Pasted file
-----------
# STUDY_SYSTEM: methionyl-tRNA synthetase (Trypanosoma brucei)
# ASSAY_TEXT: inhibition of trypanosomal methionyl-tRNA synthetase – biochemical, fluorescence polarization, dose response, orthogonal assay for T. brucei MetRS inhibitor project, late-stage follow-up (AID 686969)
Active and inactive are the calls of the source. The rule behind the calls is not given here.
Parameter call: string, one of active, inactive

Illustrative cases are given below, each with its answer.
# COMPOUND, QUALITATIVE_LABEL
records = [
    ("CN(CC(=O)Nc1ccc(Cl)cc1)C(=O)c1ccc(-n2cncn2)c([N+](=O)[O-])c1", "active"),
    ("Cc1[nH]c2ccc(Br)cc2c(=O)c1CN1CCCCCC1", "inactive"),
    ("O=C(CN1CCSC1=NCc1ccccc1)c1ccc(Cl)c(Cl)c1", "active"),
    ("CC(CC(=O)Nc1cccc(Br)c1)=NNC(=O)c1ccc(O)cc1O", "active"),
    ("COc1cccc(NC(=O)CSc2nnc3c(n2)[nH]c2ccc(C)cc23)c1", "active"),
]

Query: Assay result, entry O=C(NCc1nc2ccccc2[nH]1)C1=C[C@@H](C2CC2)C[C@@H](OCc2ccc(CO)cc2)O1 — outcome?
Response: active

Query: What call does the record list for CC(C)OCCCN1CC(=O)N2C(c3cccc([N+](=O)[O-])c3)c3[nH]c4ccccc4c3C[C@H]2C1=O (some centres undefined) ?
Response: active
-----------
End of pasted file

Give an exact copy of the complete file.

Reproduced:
# STUDY_SYSTEM: methionyl-tRNA synthetase (Trypanosoma brucei)
# ASSAY_TEXT: inhibition of trypanosomal methionyl-tRNA synthetase – biochemical, fluorescence polarization, dose response, orthogonal assay for T. brucei MetRS inhibitor project, late-stage follow-up (AID 686969)
Active and inactive are the calls of the source. The rule behind the calls is not given here.
Parameter call: string, one of active, inactive

Illustrative cases are given below, each with its answer.
# COMPOUND, QUALITATIVE_LABEL
records = [
    ("CN(CC(=O)Nc1ccc(Cl)cc1)C(=O)c1ccc(-n2cncn2)c([N+](=O)[O-])c1", "active"),
    ("Cc1[nH]c2ccc(Br)cc2c(=O)c1CN1CCCCCC1", "inactive"),
    ("O=C(CN1CCSC1=NCc1ccccc1)c1ccc(Cl)c(Cl)c1", "active"),
    ("CC(CC(=O)Nc1cccc(Br)c1)=NNC(=O)c1ccc(O)cc1O", "active"),
    ("COc1cccc(NC(=O)CSc2nnc3c(n2)[nH]c2ccc(C)cc23)c1", "active"),
]

Query: Assay result, entry O=C(NCc1nc2ccccc2[nH]1)C1=C[C@@H](C2CC2)C[C@@H](OCc2ccc(CO)cc2)O1 — outcome?
Response: active

Query: What call does the record list for CC(C)OCCCN1CC(=O)N2C(c3cccc([N+](=O)[O-])c3)c3[nH]c4ccccc4c3C[C@H]2C1=O (some centres undefined) ?
Response: active